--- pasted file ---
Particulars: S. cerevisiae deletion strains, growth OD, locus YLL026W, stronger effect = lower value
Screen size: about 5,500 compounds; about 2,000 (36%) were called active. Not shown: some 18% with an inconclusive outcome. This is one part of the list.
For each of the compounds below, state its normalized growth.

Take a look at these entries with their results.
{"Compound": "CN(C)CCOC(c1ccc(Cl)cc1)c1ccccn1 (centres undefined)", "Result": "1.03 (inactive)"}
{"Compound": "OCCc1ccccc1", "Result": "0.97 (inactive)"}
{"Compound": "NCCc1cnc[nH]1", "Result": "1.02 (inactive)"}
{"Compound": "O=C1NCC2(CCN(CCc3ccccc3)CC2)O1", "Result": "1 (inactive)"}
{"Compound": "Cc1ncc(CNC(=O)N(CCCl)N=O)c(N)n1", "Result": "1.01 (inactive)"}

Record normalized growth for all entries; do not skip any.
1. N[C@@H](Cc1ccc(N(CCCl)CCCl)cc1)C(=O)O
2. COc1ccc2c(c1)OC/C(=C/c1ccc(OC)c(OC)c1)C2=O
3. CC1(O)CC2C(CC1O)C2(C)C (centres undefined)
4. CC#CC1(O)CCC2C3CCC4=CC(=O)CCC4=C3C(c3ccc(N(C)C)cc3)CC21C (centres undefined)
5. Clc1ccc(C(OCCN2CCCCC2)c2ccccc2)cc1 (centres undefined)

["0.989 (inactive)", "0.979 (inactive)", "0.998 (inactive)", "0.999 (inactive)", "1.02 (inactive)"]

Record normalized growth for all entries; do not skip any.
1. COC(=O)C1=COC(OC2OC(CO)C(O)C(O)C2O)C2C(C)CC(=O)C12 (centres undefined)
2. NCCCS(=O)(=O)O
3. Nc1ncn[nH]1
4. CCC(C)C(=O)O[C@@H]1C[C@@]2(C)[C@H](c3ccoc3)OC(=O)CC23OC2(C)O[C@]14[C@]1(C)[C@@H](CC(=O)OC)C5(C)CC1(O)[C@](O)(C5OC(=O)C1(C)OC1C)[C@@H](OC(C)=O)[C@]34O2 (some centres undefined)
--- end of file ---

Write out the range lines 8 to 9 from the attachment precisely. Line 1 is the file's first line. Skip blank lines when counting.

{"Compound": "O=C1NCC2(CCN(CCc3ccccc3)CC2)O1", "Result": "1 (inactive)"}
{"Compound": "Cc1ncc(CNC(=O)N(CCCl)N=O)c(N)n1", "Result": "1.01 (inactive)"}